1. Human nature and desire

An understanding of human beings as modes of power, as expressions of power in their relations with others. This is underpinned by what Spinoza called the conatus. All things in existence – not just human beings; Spinoza is opposed to anthropocentrism – all things in existence are defined by the fact they strive to persist or persevere in their being. This is their conatus, their striving, though it is not a striving in the sense of a “conscious endeavour”. A pebble strives to persist in being when it remains inert, just as when the tide picks it up on the shoreline and drags it into the sea.

But human beings experience this conatus as desire. Desire is our appetite to strive to persevere in our being accompanied with consciousness of that appetite – a layer of ideas, emotions and judgements about what is most conducive or habitual to our striving.And it is through our striving through which we act or are acted upon, through which we think for ourselves or have the ideas and judgements of others passively imprinted onto us. In other words, this core characteristic of nature, of human nature, is the measure of our power.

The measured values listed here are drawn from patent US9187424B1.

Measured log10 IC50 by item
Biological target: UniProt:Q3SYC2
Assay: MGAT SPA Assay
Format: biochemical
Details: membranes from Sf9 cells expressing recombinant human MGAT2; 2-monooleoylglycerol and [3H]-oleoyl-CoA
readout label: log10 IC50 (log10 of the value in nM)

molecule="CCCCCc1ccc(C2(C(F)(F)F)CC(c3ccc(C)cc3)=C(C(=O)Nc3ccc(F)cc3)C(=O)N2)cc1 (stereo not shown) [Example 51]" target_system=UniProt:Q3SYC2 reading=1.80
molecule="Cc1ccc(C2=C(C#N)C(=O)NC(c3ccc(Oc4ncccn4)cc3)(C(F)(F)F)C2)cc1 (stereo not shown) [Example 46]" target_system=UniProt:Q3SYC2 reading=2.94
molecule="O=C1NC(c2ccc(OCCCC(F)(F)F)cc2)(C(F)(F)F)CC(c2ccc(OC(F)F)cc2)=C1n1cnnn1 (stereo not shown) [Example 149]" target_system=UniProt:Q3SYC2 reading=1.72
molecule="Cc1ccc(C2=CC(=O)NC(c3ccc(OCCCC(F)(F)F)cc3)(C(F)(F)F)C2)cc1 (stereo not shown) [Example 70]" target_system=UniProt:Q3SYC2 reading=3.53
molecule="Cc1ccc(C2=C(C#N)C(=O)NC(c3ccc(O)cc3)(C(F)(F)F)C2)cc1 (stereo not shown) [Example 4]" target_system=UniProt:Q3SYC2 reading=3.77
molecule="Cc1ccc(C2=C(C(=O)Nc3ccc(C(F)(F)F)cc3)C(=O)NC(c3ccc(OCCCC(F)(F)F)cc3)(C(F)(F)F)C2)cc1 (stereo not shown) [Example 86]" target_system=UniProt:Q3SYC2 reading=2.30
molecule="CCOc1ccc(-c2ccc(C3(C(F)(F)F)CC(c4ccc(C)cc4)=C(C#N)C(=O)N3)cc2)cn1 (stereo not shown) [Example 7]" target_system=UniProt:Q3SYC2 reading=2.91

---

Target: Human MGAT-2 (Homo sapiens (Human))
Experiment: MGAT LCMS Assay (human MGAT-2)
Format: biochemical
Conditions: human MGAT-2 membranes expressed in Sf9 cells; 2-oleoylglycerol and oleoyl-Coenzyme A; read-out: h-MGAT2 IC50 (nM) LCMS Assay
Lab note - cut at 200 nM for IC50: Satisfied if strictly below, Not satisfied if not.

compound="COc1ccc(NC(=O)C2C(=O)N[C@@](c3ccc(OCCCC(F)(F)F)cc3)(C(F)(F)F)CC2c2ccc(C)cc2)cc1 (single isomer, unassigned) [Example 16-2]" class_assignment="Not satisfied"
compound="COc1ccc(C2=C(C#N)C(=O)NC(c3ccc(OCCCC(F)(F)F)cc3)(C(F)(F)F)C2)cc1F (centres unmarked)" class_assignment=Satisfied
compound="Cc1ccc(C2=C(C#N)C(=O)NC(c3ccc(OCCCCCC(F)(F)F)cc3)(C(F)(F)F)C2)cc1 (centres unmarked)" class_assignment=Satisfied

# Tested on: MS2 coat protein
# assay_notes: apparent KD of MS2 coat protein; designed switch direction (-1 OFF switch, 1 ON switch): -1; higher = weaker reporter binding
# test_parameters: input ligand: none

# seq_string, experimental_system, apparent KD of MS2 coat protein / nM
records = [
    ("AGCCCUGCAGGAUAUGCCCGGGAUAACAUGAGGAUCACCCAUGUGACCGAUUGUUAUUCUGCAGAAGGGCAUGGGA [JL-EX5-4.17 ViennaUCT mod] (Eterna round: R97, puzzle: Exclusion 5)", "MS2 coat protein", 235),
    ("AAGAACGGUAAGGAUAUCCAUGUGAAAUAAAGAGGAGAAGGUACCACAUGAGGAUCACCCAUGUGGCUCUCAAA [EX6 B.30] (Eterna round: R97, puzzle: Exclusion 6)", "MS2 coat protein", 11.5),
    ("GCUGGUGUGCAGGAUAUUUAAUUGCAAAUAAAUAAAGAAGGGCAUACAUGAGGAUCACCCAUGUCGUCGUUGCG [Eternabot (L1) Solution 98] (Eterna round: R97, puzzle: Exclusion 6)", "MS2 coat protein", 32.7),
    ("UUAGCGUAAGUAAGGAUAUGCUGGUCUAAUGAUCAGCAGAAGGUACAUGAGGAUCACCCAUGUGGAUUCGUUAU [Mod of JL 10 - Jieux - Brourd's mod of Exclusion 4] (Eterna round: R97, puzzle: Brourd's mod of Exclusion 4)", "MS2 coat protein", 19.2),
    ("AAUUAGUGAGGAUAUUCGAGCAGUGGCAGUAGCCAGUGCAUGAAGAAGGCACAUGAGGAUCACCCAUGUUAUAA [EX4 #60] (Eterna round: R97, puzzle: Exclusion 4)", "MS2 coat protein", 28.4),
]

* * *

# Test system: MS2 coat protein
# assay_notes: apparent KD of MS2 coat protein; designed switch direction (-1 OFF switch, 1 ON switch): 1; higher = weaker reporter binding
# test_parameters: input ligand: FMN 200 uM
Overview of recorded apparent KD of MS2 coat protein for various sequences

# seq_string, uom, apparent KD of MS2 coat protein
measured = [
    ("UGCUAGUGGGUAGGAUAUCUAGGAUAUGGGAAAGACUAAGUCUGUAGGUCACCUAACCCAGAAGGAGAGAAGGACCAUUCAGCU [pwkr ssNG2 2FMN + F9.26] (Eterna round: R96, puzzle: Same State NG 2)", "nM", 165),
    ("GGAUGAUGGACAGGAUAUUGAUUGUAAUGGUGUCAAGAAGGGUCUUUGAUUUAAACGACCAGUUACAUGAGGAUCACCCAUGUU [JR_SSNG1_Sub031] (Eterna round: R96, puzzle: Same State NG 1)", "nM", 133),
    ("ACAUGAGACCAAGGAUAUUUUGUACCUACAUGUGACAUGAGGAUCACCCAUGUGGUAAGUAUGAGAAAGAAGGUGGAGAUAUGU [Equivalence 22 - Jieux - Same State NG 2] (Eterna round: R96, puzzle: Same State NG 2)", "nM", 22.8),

2. The Affects The second core principle for relationality are the affects, which is the term Spinoza uses for emotions. Nowadays we think of emotions in terms of internal, subjective feelings, but, for Spinoza, the affects are mental and physical states or dispositions, through which we are disposed to act a certain way, usually under the influence of a prior experience or reflection upon it.